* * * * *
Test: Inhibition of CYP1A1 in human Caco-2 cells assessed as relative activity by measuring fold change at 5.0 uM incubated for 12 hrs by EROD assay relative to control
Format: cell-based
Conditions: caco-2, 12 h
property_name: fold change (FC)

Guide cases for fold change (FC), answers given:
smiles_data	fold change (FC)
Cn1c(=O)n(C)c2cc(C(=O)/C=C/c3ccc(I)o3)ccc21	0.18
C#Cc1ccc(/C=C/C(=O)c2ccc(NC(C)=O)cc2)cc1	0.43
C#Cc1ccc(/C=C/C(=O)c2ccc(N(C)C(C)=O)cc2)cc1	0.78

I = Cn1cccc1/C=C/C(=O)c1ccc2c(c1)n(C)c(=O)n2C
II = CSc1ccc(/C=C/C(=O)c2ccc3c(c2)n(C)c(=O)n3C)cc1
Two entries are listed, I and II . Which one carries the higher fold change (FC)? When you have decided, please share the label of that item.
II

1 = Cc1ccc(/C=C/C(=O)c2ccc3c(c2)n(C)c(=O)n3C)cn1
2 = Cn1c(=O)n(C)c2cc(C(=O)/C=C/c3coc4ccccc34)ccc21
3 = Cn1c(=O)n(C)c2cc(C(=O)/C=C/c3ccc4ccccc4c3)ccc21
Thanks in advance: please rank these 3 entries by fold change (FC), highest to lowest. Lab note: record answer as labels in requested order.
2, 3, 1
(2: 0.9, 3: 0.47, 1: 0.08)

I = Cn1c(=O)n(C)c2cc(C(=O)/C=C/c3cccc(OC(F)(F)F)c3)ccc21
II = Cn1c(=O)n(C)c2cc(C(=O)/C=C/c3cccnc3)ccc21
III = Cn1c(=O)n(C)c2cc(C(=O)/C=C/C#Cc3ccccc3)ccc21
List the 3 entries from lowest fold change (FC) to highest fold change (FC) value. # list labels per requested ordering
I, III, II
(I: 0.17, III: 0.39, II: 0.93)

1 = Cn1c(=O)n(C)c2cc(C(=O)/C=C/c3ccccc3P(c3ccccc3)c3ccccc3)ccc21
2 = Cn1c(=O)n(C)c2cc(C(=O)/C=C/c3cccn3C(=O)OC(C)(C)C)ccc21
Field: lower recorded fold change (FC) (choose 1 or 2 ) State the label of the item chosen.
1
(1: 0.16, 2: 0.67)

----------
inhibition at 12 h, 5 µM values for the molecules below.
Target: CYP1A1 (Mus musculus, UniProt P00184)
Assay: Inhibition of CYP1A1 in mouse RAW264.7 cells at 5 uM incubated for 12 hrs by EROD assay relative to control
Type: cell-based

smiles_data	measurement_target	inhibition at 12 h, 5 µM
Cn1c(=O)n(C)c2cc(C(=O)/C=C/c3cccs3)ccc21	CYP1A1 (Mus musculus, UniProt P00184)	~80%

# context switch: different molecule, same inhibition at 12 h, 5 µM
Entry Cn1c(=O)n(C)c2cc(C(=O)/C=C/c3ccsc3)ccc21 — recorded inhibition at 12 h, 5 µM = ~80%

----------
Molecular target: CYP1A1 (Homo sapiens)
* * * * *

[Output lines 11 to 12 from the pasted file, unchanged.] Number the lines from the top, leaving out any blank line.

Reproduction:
II = CSc1ccc(/C=C/C(=O)c2ccc3c(c2)n(C)c(=O)n3C)cc1
Two entries are listed, I and II . Which one carries the higher fold change (FC)? When you have decided, please share the label of that item.